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Hedge Fund Alpha Is on the Wane

Excess hedge fund returns have plummeted since the mid-nineties, and some clients have cut their exposure, according to the latest five-year outlook from Northern Trust.

  • Joe McGrath

Excess hedge fund returns have plummeted since the mid-nineties, and some clients have cut their exposure.

The return generated from hedge fund strategies in excess of their benchmark has deteriorated from an annualized 8.2 percent in the 1990s to just 0.6 percent over the past decade, according to new data.

The discovery, reported in Northern Trust’s 2017 five-year investment outlook, comes a day after a separate UBS report found that family offices had cut their allocations to hedge funds by 1 percent in 2016. The UBS Global Family Office report found that “some movement away from this asset class has been observed for the second consecutive year.”

Earlier this year, a JPMorgan survey concluded that three quarters of large investors were disappointed by the performance of their hedge fund portfolios in 2016.

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Northern Trust’s Capital Market Assumptions report – an annual piece of research providing a five-year outlook that will inform the investment management firm’s asset allocation decisions – was written by some 15 investment professionals including chief investment officers. It predicted that hedge fund strategies will make a 4.4 percent annualized total return over the next five years beginning July 2017.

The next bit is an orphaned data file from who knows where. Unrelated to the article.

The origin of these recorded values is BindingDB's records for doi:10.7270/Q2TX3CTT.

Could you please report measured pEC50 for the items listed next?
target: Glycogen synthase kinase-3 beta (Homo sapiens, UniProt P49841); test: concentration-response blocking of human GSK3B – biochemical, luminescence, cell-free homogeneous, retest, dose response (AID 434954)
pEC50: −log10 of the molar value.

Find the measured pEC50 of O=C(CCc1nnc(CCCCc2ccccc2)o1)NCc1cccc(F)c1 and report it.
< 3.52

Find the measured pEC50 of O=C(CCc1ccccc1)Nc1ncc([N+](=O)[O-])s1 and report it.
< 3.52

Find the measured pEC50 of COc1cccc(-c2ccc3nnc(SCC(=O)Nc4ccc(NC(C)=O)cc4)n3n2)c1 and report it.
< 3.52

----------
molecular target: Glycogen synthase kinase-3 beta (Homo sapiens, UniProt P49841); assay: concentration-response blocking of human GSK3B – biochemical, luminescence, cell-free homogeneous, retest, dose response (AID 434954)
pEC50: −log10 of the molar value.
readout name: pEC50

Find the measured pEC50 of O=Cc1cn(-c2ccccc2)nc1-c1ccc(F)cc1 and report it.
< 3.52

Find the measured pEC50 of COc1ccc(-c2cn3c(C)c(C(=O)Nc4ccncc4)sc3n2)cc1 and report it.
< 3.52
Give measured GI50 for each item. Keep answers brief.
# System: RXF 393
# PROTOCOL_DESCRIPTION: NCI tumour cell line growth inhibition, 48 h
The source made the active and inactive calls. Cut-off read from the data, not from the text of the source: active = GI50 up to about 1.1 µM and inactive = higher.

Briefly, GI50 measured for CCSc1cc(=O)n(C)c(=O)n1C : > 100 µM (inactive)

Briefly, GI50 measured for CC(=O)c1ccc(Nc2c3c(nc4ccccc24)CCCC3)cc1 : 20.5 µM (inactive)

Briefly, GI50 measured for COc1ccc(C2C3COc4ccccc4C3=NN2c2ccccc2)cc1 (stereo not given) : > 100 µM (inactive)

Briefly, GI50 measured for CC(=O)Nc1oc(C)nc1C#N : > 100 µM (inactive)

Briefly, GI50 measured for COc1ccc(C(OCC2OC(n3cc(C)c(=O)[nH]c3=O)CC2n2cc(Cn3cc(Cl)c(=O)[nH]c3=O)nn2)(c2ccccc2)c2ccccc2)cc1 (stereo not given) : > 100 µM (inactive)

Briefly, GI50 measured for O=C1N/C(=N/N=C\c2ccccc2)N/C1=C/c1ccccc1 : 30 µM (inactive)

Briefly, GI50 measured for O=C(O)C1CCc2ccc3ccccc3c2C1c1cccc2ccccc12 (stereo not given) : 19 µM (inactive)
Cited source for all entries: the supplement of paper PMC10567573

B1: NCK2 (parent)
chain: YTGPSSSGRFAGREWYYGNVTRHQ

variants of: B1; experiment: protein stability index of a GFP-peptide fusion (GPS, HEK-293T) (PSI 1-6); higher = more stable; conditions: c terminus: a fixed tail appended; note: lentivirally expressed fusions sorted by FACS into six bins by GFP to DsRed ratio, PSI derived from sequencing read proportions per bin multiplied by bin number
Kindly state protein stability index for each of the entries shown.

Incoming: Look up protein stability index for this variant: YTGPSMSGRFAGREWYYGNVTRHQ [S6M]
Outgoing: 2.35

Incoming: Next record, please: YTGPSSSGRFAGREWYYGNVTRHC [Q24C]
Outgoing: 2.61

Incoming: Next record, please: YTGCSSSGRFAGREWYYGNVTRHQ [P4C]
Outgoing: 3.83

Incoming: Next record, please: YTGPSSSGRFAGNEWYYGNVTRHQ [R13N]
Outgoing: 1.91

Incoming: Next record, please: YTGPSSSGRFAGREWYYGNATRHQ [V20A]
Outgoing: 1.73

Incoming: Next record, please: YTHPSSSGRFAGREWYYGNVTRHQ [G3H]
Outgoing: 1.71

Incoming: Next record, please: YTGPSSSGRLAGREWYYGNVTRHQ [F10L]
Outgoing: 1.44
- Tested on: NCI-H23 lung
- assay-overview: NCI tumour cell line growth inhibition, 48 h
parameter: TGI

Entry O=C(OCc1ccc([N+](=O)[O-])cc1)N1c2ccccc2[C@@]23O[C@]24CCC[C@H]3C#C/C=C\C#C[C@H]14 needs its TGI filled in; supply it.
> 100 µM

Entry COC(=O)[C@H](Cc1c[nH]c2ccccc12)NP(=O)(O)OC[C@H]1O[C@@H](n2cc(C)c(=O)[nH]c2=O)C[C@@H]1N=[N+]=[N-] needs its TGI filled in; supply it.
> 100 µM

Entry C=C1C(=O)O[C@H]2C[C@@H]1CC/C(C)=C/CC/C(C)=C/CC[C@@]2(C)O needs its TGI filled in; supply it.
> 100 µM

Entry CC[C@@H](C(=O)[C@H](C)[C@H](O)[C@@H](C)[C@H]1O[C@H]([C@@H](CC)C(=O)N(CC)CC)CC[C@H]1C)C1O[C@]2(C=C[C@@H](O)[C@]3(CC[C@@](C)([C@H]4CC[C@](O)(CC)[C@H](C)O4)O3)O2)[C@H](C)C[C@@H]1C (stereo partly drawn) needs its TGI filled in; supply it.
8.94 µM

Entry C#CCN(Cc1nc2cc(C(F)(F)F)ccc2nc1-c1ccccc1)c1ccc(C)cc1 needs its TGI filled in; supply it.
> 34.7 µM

While hedge funds strategies have the ability to provide uncorrelated returns to traditional portfolio assets, the report stated that the amount of alpha generated by hedge funds has deteriorated considerably since the nineties, citing Bloomberg and HFR as data sources.

Across all asset classes, private equity and emerging market equities were forecasted to perform best over the coming five years, with Northern Trust’s investment strategists predicting an 8.4 percent return for each strategy. However, the report’s authors conceded that estimating private asset returns accurately is difficult due to the absence of public pricing.

As for emerging market equities, predicted to be the top performing traditional asset class, the report suggested that “low valuations and a stable economic outlook allow for some valuation expansion.”

Northern Trust also estimated that natural resources would produce a 7.4 percent total return over the five-year period. While the authors noted that the “modest growth environment” would likely impact demand for the sector, they argued that “demand was not dead” and that underinvestment would “eventually pressure supply.”

Global real estate was forecasted to return 6.1 percent, while global listed infrastructure was predicted to produce a 5.8 percent return over the same five-year period.